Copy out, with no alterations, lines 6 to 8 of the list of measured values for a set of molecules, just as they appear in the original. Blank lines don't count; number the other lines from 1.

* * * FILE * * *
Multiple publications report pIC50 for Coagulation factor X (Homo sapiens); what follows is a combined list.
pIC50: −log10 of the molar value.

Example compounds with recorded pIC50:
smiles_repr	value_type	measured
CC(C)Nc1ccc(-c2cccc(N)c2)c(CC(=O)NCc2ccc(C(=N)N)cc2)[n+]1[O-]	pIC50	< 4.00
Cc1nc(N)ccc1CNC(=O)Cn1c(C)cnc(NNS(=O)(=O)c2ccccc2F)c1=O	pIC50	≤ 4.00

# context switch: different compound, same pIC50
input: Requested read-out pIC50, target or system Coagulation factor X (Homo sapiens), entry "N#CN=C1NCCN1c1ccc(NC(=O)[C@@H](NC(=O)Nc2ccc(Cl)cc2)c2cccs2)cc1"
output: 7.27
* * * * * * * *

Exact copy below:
Cc1nc(N)ccc1CNC(=O)Cn1c(C)cnc(NNS(=O)(=O)c2ccccc2F)c1=O	pIC50	≤ 4.00

# context switch: different compound, same pIC50
input: Requested read-out pIC50, target or system Coagulation factor X (Homo sapiens), entry "N#CN=C1NCCN1c1ccc(NC(=O)[C@@H](NC(=O)Nc2ccc(Cl)cc2)c2cccs2)cc1"